A common interpretation has been to suggest that on view in these accounts, whether addressed to Pharisees (outsiders) or scribes (outsiders, perhaps also Pharisees) or disciples (insiders), is unbelief or impenitence. In the patristic era Augustine held this view, as did Melanchthon in the Reformation period. The unbelief reading has had, then, a long history in the church. But is this interpretation too general in attempting to cover outsiders and insiders?
Another interpretation is that the sin refers to a specific deed: knowingly attributing Jesus' miraculous works to Satan rather than to the Spirit of God. In contrast to blasphemy against the Son of Man (Jesus), which may flow from ignorance, this sin is malicious in intent. Good has become evil. Louis Berkhof championed this reading, as we have seen. The person who so describes Jesus is so locked into the abyss that the sin is unpardonable, either because God will not forgive such a blasphemy, or because such a person will never embrace the proffered grace of God.
A still further interpretation maintains that Luke 12:10 has the specific sin of apostasy in mind. Unlike the Matthean and Markan accounts, this text is unconnected to the Beelzebub controversy. Jesus addresses disciples (his philoi, "friends") in this context. The backdrop is a warning concerning the Pharisees: "Beware of the leaven of the Pharisees" (Luke 12:1). (Is this leaven their false view of Jesus?) Then Jesus warns the disciples still further about not fearing those who can kill only the body as opposed to the soul (Luke 12:4–7). Against that background the disciples are encouraged to acknowledge Christ before others in contrast to denying him (Luke 12:8–9). Speaking a word against the Son of Man will be forgiven, but blasphemy against the Spirit will not be (Luke 12:10). Next, Jesus speaks of the disciples having to face the authorities for their faith, but the Holy Spirit will teach them what to say (Luke 12:11–12). Because of these elements in the context some have suggested that for Luke apostasy under hostile pressure is tantamount to blasphemy against the Holy Spirit. However, it is difficult to account for Jesus' intercession for Peter, Peter's denial of Christ, and Peter's subsequent reinstatement on this view (cf. Luke 12:8–12; 22:54–62; 22:31–34).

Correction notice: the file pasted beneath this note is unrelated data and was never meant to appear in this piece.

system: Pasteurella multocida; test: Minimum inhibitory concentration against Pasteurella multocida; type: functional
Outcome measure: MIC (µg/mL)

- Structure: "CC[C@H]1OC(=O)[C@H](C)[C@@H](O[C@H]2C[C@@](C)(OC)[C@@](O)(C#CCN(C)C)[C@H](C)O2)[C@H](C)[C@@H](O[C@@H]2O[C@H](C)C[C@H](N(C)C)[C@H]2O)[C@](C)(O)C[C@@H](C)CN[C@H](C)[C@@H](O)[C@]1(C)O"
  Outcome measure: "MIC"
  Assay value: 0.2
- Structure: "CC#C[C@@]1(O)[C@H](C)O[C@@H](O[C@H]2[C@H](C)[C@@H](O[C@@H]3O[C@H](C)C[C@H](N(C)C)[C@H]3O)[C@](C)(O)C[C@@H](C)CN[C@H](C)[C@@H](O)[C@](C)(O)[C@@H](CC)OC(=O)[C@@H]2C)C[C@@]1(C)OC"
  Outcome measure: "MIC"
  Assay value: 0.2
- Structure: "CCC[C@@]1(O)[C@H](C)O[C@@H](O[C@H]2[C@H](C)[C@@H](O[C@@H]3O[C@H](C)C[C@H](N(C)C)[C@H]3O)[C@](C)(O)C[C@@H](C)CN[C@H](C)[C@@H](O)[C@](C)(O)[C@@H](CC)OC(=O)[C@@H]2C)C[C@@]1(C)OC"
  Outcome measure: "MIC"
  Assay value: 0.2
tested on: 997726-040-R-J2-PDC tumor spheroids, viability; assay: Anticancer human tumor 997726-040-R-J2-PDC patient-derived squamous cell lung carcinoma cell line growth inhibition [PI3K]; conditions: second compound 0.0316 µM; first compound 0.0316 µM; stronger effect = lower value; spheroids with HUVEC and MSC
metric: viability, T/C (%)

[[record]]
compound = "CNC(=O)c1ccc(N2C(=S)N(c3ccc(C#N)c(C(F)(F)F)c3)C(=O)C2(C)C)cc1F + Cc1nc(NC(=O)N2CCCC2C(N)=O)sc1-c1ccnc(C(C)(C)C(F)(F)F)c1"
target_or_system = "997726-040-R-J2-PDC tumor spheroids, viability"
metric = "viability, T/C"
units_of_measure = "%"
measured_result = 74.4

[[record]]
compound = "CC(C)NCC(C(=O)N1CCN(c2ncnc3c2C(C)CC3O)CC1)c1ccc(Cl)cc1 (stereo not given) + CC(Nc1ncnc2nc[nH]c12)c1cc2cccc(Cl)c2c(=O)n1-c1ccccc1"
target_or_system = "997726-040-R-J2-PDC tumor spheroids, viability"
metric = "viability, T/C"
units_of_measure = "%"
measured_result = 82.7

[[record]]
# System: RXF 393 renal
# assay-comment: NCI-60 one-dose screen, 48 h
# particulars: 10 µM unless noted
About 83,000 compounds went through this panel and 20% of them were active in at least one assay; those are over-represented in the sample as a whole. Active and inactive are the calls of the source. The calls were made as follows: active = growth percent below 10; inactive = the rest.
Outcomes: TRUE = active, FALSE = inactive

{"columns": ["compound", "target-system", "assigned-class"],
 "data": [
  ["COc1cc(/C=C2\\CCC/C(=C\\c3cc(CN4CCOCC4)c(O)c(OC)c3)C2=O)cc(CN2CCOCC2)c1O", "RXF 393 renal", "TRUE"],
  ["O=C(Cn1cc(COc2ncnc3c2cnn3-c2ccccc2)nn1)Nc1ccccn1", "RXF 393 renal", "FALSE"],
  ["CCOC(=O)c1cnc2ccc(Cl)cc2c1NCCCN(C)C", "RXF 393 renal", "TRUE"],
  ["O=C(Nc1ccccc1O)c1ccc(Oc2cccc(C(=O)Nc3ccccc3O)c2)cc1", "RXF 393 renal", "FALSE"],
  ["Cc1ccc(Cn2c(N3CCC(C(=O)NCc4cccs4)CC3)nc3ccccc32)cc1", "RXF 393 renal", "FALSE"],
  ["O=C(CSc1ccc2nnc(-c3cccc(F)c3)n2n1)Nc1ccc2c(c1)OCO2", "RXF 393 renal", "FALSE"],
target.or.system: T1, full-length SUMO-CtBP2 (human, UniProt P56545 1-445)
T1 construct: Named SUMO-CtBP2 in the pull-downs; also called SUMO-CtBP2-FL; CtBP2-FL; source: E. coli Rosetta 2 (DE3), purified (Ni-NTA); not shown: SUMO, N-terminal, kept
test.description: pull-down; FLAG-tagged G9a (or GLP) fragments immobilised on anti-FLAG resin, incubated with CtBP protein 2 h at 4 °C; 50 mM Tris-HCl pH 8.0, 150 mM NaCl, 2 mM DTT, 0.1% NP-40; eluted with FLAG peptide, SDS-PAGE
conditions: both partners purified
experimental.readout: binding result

Yet another possibility has been suggested by H. A. G. Blocher. He argues that Christ was incognito in his earthly ministry. Consequently, failing to recognize his glory did not merit the culpability it would attract subsequent to his glorification. However, to ascribe the Spirit's works to demonic power is fatal. The Spirit is the one who draws us to Christ without whom there is no forgiveness. Blocher contends: "To oppose the Spirit, refusing to be convinced by his witness to the only way of salvation, it [sic., is?] to deny oneself access to salvation."
Still another suggestion, that of Graeme Twelftree, is that the incident narrated in Acts 5:1–5 concerning Ananias and Sapphira is a Lukan example of the unpardonable sin or blasphemy against the Spirit. The suggestion is an interesting one. A specific deed is on view in the text. Ananias and Sapphira sin against the Holy Spirit by misrepresenting how much they had donated to the needs of the community. However, the sin is never described in situ as blasphemy; rather it is described as a lie. Furthermore, there is no hint in the text that this is an unpardonable sin. Luke has a blasphemy against the Holy Spirit story in his Gospel, so that category was known to the writer. But he does not employ it in Acts. A better analogue perhaps is the Corinthian situation, where some had died because of their abuse of the Lord's Supper (1 Cor. 11:30). There are sins, it seems, that are worthy of removal of the perpetrator from this life. This does not mean necessarily that such persons are lost for ever.